Over time, these daily occurrences can result in physiological and psychological issues that might not be fully understood by an officer’s family. And the truth is, their spouse often suffers, too. According to an article by Dr. Jarrod Sadulski on PoliceOne.com, spousal stress can also result from media criticism of police officers, an apparent rise in violence against officers and the fear of the always present dangers their spouse faces while on duty.
Dr. Sadulski emphasizes something we readily agree with: Communication is one of the most effective ways spouses can reduce their own stress and the stress within their marriage and family. He points out that officers and their spouses should communicate regularly and talk about specific factors that cause the stress.
(Source: “How Police Spouses Can Manage Stress (And Why They Need To)”
by Dr. Jarrod Sadulski via PoliceOne.com, posted May 14, 2018)
When couples don’t share their lives and hearts with each other consistently, the atmosphere in the home can get colder than an arctic winter. Without communication we fall out of sync and disconnect, leaving plenty of room for chilly distance and selfishness to grow.
Communication is the process of sharing yourself verbally and nonverbally in a way that your spouse both understands and accepts—though not necessarily agrees with—what you are sharing. Studies show that couples who communicate frequently have a more satisfying relationship. And couples who achieve deep levels of communication enjoy the most satisfaction of all.
So what does effective, meaningful communication look like in an intimate relationship? To answer that question, we must look at God’s model of communication with us, his beloved. Throughout Scripture we see at least three basic levels on which God has communicated with us. You and your spouse can evaluate the effectiveness of your communication by asking yourselves if these three levels are fully operational in your day-to-day interaction.
Information and History
God went to great lengths in Scripture to share with us volumes of important and interesting information. He tells us how the heavens and the earth were created. He includes countless biographies not only of godly men and women but also individuals who refused relationship with him. He recites in painstaking detail how his Son was born, lived, died, and was raised again to redeem fallen mankind. He describes the early decades of church history. In Scripture, God has provided information for us in panoramic, overarching summaries and jot-and-tittle details.
Effective communication in a marriage must include information of many kinds. Obviously, you need to be talking constantly about the details of personal schedules, finances, and childcare, for example. But your spouse also needs to know on a daily basis about your activities away from home, your work projects, your interactions with other people, the surprises that happen to you, and any number of events and happenings you encounter while apart. By sharing information with your spouse, you are welcoming him or her into your world, which encourages intimacy.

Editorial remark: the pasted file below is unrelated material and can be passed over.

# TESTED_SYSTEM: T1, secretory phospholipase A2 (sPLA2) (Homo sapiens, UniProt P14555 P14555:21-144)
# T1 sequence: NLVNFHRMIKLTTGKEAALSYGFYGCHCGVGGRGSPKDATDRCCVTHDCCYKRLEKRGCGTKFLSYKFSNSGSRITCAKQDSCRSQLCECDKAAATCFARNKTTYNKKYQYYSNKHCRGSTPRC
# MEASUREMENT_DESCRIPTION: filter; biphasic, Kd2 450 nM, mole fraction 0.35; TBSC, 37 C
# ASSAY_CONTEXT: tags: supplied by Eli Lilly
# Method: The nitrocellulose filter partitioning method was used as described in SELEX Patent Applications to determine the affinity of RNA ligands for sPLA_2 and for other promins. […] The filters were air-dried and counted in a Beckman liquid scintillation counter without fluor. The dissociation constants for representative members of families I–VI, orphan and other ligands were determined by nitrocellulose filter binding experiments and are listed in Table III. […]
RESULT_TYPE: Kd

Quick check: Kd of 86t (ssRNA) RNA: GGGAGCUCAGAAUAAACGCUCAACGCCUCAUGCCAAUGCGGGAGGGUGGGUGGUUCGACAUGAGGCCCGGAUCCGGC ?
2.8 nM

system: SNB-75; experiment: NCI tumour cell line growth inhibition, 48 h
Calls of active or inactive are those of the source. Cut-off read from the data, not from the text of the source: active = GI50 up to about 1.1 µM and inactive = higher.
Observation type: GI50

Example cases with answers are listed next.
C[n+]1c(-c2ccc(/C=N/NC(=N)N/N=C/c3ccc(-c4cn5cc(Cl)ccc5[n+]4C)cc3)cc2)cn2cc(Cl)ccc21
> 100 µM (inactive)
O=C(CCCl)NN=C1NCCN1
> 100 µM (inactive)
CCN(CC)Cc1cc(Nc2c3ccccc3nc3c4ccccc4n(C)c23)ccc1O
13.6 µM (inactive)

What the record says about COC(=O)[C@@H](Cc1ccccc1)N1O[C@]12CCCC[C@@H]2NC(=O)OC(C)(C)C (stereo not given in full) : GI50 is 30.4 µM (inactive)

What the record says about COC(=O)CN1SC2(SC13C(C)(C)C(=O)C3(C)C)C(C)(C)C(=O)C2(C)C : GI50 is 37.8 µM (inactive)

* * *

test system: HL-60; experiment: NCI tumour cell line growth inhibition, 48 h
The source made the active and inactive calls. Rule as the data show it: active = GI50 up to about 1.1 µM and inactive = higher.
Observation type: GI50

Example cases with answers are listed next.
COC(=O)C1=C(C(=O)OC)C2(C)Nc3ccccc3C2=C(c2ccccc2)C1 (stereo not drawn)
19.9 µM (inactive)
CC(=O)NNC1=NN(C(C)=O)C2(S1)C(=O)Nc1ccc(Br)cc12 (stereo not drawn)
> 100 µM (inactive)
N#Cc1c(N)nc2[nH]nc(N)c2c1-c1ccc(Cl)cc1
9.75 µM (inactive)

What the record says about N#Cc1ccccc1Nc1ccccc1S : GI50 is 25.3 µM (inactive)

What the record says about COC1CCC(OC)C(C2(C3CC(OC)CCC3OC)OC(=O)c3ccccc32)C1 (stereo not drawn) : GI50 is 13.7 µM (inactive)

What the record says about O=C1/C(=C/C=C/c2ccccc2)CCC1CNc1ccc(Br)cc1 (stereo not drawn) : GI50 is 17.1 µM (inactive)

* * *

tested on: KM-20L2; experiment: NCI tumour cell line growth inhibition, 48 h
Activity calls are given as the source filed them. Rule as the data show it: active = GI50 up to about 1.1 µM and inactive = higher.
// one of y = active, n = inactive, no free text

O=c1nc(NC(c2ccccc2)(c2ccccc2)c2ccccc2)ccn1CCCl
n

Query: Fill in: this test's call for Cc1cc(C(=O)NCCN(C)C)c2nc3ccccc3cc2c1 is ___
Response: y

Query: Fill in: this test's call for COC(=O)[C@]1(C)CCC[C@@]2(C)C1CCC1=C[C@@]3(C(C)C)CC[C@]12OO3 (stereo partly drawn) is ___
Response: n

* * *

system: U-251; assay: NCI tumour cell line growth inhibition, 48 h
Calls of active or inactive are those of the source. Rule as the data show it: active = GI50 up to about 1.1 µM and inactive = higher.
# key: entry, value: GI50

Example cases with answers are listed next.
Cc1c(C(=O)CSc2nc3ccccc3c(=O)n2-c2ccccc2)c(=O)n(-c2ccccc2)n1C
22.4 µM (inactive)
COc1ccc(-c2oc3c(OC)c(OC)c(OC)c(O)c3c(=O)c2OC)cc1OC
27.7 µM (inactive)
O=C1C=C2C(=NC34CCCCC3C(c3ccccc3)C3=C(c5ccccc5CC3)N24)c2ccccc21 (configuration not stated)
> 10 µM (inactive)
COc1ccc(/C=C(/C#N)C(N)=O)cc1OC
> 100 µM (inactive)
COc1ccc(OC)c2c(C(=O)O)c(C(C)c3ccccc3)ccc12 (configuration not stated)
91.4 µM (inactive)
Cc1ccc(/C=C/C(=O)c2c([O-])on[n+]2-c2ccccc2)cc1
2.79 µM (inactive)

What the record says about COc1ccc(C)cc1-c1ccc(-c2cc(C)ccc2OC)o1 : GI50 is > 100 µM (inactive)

Opinions and Beliefs
In addition to the information in Scripture, God generously shares with us his opinions and beliefs about our life here on earth. He left with us the law and commandments of the Old Testament, the sermons and parables of Christ, and the instruction of the Epistles. And because God is God, his opinions and beliefs on any topic constitute truth. He is always right. His opinions and beliefs are moral absolutes for us, defining what is right and what is wrong.
Our opinions and beliefs are not perfect like God’s, but they are no less valuable to intimacy in a marriage relationship. Your spouse needs to hear what you believe about what is happening in your family, your community, your church, and the world. When you share your opinions and beliefs, you are welcoming your spouse into your thoughts, which encourages intimacy.
Feelings and Desires
Throughout the Bible, God reveals a wide scope of emotions—joy, anger, jealousy, love, grief, disappointment, and others. Jesus wept. Jesus became angry. Jesus loved. Jesus also held little children on his knee and participated in joyful weddings. God has emotions, and he chose not to hide his feelings from us in Scripture. We also sense the yearnings of God’s heart in his Word, his deep desire for a relationship with us, his sorrow when we do not respond to his love.
Your spouse needs to hear not only your information and your convictions, but also your feelings and desires about what is happening in your life. This doesn’t just mean that you express your emotions by laughing, crying, or venting in front of him or her. It also means describing what is going on in your heart with words such as, “I feel like...,” “It hurts me when...,” “I’m so happy about...,” or, “I really wish that...” When you share your deep emotions and yearnings with your spouse, you are welcoming him or her into your heart, which encourages intimacy.
A key to meaningful, intimacy-building communication is to develop proficiency at all three levels. Become an expert in the serving love of sharing with your spouse what you know, what you think, and what you feel. Your marriage will be richer for it.
*For more helpful insights on how to connect with your spouse, check out Renewing Your Love: Devotions for Couples in our online bookstore.